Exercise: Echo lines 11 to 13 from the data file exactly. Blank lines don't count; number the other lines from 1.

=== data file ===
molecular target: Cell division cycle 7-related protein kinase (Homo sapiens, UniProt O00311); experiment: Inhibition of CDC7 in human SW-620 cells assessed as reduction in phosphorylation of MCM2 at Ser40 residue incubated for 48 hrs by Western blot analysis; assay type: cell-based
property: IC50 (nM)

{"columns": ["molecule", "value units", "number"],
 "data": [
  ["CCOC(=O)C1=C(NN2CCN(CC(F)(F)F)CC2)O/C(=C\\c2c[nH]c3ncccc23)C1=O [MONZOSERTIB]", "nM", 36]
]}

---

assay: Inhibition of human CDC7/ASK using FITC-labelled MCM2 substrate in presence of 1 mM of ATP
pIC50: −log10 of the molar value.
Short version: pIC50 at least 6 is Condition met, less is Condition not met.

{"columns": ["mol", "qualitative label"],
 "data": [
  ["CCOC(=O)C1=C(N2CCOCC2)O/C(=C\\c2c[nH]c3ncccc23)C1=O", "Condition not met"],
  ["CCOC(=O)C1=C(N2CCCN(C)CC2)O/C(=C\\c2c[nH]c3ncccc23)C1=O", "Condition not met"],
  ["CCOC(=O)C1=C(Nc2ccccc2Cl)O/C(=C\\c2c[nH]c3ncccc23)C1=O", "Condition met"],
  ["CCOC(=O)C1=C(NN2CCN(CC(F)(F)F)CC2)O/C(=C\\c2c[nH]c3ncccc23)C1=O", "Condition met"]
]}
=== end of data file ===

{"columns": ["mol", "qualitative label"],
 "data": [
  ["CCOC(=O)C1=C(N2CCOCC2)O/C(=C\\c2c[nH]c3ncccc23)C1=O", "Condition not met"],